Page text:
Monday, March 7, 2011

The King's Speech (2010)

Starring Colin Firth, Geoffrey Rush, Helena Bonham Carter, et al
Rated R, 118 minutes

This is the film that bested "Inception," "True Grit," "Black Swan," "The Social Network" and others for Best Picture.

"The King's Speech" tells us about Prince Albert, Duke of York (Firth), and his crippling speech problems. The public witnessed Berty stammer and pause through an awful speech at Wembley Stadium in 1925. After numerous attempts to correct the problem, he's all but given up. An icy meeting with a therapist named Lionel Logue (Rush) eventually reveals to Berty that there could be a cure. His speech improves, along with his trust for Logue, who tries and tries to discover the psychological issues behind the prince's stammer.

While the Duke deals with diction, his father King George V is dying, and frictions with Hitler and the rest of the world are growing. With his brother out of the picture and marrying his mistress, Berty will ascend to the throne as King Stammerer if he doesn't work quickly.

I've heard "Social Network" described as a movie with trendy modern subject matter that ends up boiling down to classic human elements.
The same is true here, albeit flipped chronologically. The locale and time period act more as a backdrop to an enjoyable story about a royal and commoner developing a friendship. Our hero overcomes his demons and makes the world proud. The focus and enjoyment here were such that you forgot some characters even existed as the movie progressed. The comedy elements were welcome, and done well, but mixed oddly for me with the sleepier and more solemn tone other scenes had. The R rating is frankly silly, earned only through scenes where Berty comically swears to get over his stuttering.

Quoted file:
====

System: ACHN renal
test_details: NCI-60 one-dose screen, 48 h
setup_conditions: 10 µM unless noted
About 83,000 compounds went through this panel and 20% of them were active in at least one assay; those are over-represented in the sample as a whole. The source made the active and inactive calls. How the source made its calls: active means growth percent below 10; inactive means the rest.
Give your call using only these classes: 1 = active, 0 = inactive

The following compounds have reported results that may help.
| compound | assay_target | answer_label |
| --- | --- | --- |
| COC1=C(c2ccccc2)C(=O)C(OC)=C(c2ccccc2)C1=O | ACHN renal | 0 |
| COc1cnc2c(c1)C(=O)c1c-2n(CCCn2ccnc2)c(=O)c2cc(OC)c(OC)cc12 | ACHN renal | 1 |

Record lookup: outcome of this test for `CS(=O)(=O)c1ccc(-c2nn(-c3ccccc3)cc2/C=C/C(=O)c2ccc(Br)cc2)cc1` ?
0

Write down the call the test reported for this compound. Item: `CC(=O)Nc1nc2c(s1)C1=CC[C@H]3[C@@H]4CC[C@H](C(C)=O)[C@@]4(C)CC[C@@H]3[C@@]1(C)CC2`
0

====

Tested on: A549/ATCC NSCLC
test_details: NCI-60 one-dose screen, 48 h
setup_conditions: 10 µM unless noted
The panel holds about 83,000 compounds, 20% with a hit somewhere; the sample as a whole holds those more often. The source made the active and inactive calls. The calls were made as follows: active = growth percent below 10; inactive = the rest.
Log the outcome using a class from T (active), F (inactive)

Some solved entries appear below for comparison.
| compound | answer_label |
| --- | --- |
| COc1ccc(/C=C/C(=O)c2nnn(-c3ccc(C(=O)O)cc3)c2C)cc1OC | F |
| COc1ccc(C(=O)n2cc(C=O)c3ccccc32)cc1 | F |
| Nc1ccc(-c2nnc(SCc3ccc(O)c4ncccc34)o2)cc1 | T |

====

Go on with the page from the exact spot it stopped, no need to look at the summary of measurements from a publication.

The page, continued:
I know it's perhaps paint-by-numbers to keep big picture stories simmering and form a more complete film universe. But I don't claim to be a genius of history, and it could have helped here. The office of Britain's prime minister changed "off camera." Having the threat of war overshadowed by Berty's personal struggle makes sense, but didn't make it any less jarring for me in the theater.

There were other story issues I had. In their first session, Logue blasts music in Berty's ears so he's not preoccupied with his stammering while he reads. It's patently obvious this will work, sure; but the camera remains trained on their faces, revealing immediately how well he can speak. Berty storms off with a "souvenir" recording of his voice, and a few scenes later - *gasp* - he plays it back, causing him to recant and embrace the open arms of the doc.

There were two better options from where I sat. They could have shot the two from the back if they insisted on being so slow with the reveal. Alternately, it could have been edited more comedicly, with Berty storming off in one shot, and back on the couch negotiating appointments in the next. I had similar "what if" wonders about how much (or little) we see the Duke actually speak before a crowd.

The shot framing during Logue & Berty's early meetings was screaming to be included in a film textbook. I'm sure the Academy predictably ate it up, even if I was rolling my eyes at it. Other techniques in the film screamed out to me with the same volume; a feeling I'm not used to. Maybe I was biased towards any air of pretension because the movie was set in England, and won Best Picture.


"The King's Speech" was far from a waste of time, lest my words suggest otherwise. I just don't see reason to go back to it any time soon. It was charming. It was pleasant. Was it a big deal?

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